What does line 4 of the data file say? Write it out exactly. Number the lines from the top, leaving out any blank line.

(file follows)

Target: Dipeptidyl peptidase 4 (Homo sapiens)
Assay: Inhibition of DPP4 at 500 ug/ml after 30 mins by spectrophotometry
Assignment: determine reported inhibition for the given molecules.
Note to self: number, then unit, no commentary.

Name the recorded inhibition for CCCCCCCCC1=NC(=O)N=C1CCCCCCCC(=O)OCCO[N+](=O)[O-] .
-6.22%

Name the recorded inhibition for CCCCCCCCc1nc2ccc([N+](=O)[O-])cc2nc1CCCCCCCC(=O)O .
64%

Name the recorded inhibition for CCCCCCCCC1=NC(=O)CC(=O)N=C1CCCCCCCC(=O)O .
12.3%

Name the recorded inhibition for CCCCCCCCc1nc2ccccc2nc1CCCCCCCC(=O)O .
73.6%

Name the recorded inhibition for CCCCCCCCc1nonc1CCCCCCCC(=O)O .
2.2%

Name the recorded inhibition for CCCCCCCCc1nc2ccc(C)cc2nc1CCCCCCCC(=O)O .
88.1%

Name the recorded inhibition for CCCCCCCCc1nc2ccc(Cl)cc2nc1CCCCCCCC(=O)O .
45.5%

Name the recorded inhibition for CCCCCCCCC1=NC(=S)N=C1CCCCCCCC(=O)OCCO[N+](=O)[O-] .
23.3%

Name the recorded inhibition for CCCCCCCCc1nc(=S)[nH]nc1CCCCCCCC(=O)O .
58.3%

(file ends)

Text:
Note to self: number, then unit, no commentary.